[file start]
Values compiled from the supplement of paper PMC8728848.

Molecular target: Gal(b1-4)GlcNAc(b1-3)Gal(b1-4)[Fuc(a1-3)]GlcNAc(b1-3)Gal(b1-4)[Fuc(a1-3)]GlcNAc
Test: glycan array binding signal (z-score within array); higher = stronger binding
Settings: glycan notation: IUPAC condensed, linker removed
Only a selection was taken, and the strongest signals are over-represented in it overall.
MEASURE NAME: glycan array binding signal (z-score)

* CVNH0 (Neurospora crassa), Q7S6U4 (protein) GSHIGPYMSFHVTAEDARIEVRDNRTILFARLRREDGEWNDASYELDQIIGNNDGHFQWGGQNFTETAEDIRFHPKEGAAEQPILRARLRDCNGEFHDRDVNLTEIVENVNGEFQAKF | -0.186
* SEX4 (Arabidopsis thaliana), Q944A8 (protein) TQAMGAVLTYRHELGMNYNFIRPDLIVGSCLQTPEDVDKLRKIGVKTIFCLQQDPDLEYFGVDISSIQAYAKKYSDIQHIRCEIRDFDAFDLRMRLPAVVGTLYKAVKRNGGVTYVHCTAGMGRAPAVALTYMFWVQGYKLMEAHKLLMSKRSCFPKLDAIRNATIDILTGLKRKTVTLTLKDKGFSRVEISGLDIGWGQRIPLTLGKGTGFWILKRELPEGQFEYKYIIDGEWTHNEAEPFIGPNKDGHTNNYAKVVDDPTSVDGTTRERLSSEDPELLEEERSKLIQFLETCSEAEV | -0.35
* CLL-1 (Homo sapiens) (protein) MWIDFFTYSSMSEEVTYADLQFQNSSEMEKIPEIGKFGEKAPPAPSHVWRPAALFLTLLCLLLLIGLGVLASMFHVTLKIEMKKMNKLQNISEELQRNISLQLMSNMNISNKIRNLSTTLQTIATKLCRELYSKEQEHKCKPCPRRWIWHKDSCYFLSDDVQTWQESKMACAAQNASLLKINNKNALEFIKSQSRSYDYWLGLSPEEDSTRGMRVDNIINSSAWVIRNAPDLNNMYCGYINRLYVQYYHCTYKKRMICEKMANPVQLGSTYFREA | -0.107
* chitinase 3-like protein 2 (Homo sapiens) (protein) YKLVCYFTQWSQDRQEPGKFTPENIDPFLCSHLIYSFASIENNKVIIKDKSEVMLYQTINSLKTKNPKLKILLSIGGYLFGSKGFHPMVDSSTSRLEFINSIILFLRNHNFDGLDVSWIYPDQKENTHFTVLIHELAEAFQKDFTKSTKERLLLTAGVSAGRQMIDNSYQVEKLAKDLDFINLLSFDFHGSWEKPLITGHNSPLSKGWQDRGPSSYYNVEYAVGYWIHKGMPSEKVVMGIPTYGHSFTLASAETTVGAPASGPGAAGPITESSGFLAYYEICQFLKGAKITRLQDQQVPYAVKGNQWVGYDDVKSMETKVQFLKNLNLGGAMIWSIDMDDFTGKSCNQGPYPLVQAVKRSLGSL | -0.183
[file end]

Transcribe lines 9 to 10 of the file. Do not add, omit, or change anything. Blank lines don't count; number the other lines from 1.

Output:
* CLL-1 (Homo sapiens) (protein) MWIDFFTYSSMSEEVTYADLQFQNSSEMEKIPEIGKFGEKAPPAPSHVWRPAALFLTLLCLLLLIGLGVLASMFHVTLKIEMKKMNKLQNISEELQRNISLQLMSNMNISNKIRNLSTTLQTIATKLCRELYSKEQEHKCKPCPRRWIWHKDSCYFLSDDVQTWQESKMACAAQNASLLKINNKNALEFIKSQSRSYDYWLGLSPEEDSTRGMRVDNIINSSAWVIRNAPDLNNMYCGYINRLYVQYYHCTYKKRMICEKMANPVQLGSTYFREA | -0.107
* chitinase 3-like protein 2 (Homo sapiens) (protein) YKLVCYFTQWSQDRQEPGKFTPENIDPFLCSHLIYSFASIENNKVIIKDKSEVMLYQTINSLKTKNPKLKILLSIGGYLFGSKGFHPMVDSSTSRLEFINSIILFLRNHNFDGLDVSWIYPDQKENTHFTVLIHELAEAFQKDFTKSTKERLLLTAGVSAGRQMIDNSYQVEKLAKDLDFINLLSFDFHGSWEKPLITGHNSPLSKGWQDRGPSSYYNVEYAVGYWIHKGMPSEKVVMGIPTYGHSFTLASAETTVGAPASGPGAAGPITESSGFLAYYEICQFLKGAKITRLQDQQVPYAVKGNQWVGYDDVKSMETKVQFLKNLNLGGAMIWSIDMDDFTGKSCNQGPYPLVQAVKRSLGSL | -0.183